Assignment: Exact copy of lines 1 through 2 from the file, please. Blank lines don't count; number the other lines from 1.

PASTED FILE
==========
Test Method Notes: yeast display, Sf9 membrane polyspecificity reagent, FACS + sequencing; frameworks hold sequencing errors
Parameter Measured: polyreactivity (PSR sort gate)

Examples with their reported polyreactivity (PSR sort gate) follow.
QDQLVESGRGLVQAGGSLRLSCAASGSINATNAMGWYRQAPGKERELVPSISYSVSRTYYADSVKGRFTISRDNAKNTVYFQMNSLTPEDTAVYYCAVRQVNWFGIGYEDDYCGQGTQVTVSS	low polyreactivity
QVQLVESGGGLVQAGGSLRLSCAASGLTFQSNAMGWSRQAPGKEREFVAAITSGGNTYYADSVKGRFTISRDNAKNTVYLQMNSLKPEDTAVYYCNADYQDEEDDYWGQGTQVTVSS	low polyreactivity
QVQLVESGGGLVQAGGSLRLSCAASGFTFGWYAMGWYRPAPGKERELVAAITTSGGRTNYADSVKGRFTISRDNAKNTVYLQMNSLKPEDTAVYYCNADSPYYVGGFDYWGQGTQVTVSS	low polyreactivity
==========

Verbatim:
Test Method Notes: yeast display, Sf9 membrane polyspecificity reagent, FACS + sequencing; frameworks hold sequencing errors
Parameter Measured: polyreactivity (PSR sort gate)